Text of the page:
The Basics Behind Apple’s New Subscription Payments System

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Apple has officially opened its new subscription payment service up to publishers today. Here’s how everything shakes out.

How does this affect you?

Unless you’re a publisher that wants to sell “content-based apps” in Apple’s App Store, it doesn’t affect you all that much. You’ll probably start to notice more newspapers and magazines available as apps and when you initiate the purchase of one of them, you’ll be presented with several different payment options: weekly, monthly, bi-monthly, quarterly, bi-yearly or yearly.

You may have the option of providing personal information such as your name, e-mail address and zip code when you subscribe to a particular publication, though “the use of such information will be governed by the publisher’s privacy policy rather than Apple’s.”

You’ll also be able to manage and cancel your subscriptions from your personal account page inside the App Store.

How does this affect publishers?

Interestingly, it’s not quite as onerous as it previously appeared. A group of European publishers, especially, raised concerns about Apple’s apparent requirement that subscriptions be sold through the App Store with a 30% cut of every sale going to Apple.

Apple’s 30% cut is still a factor, but publishers won’t be required to sell subscriptions solely through the App Store after all. The company’s press release contains the following quote from Steve Jobs, himself:

“Our philosophy is simple—when Apple brings a new subscriber to the app, Apple earns a 30 percent share; when the publisher brings an existing or new subscriber to the app, the publisher keeps 100 percent and Apple earns nothing. All we require is that, if a publisher is making a subscription offer outside of the app, the same (or better) offer be made inside the app, so that customers can easily subscribe with one-click right in the app.”

It sounds like anyone who stumbles across a content-based app while browsing around in the App Store would be considered as referred by Apple, whereas a direct link to the app from the publisher’s web page or similar property would be considered as referred by the publisher.

It’d be interesting to know how Apple would perceive a direct link to the app that originated from a completely neutral source. It wouldn’t technically be a link from the publisher, but it wouldn’t be a referral from Apple either.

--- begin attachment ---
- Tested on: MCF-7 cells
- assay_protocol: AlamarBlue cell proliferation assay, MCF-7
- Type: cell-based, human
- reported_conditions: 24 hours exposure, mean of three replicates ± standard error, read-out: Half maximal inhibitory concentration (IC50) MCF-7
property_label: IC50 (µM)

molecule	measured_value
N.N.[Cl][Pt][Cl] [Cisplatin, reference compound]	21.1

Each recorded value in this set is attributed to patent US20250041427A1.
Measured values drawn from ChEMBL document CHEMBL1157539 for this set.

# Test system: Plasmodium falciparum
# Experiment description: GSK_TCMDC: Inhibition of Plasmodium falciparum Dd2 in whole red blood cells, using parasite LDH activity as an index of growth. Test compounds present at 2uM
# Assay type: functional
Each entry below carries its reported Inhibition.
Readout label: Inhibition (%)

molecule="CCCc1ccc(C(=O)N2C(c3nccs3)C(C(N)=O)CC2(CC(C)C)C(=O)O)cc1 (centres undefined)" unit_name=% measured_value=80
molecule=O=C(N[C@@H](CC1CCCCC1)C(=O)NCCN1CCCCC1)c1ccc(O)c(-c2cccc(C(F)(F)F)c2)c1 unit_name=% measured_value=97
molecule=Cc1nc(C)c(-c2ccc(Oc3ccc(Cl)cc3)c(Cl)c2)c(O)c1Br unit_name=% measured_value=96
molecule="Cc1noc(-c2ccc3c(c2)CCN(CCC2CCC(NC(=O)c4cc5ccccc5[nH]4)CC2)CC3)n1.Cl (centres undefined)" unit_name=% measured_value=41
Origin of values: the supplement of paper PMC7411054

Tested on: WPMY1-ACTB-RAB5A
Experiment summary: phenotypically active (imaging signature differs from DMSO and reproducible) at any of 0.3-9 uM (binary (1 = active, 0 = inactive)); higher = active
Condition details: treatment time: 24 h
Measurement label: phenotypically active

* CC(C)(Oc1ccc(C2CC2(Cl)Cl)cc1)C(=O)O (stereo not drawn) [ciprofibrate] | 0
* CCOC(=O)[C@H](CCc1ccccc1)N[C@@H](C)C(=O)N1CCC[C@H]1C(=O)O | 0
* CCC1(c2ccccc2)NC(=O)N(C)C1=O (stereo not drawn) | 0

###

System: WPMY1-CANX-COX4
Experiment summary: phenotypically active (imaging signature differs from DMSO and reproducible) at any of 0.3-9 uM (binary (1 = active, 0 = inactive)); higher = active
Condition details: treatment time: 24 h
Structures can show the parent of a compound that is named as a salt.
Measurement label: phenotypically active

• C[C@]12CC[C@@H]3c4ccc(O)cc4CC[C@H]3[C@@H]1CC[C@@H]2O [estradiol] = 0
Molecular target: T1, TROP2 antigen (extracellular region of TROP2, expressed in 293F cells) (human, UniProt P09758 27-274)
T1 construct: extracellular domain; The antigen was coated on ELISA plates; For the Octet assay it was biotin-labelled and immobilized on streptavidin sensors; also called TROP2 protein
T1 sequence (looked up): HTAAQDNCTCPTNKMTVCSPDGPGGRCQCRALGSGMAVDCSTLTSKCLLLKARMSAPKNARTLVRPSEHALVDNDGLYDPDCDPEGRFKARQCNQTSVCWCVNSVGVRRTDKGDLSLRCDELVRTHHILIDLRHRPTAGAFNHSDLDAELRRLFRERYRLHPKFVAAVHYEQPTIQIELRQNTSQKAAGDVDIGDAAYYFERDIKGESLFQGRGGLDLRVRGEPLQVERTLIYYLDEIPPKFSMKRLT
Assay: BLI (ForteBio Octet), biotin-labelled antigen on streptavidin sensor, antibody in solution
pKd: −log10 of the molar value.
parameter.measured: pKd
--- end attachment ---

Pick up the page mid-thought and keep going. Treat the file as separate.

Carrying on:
Apple handles all the payments for purchases made inside the app and provides the App Store’s infrastructure, which helps it justify taking a cut, but publishers have alternative options to help them avoid sharing with Apple. Certain publishers had also raised concerns about the ability to bundle free electronic editions of newspapers or magazines with paid paper-based subscriptions. Those issue have been addressed by Apple as follows:

“Publishers who use Apple’s subscription service in their app can also leverage other methods for acquiring digital subscribers outside of the app. For example, publishers can sell digital subscriptions on their web sites, or can choose to provide free access to existing subscribers. Since Apple is not involved in these transactions, there is no revenue sharing or exchange of customer information with Apple. Publishers must provide their own authentication process inside the app for subscribers that have signed up outside of the app.”

So Apple is allowing money to change hands outside of the app, which is good for publishers. However, it’s requiring that any time access to an app that’s located in the App Store is sold outside of iTunes, the publisher has to offer the same deal inside the app as well.

That means Apple has a shot at the 30% cut, depending upon how the customer gets referred. And Apple’s not allowing publishers to hand off would-be subscribers to the publications’ websites from inside the app:

“Apple does require that if a publisher chooses to sell a digital subscription separately outside of the app, that same subscription offer must be made available, at the same price or less, to customers who wish to subscribe from within the app. In addition, publishers may no longer provide links in their apps (to a web site, for example) which allow the customer to purchase content or subscriptions outside of the app.”

Basically, expect a whole lot of promotion to happen on the publishers’ websites. It’s not likely that many of them will be pushing to be the featured app inside iTunes, since that’d mean a 30% commission for Apple.

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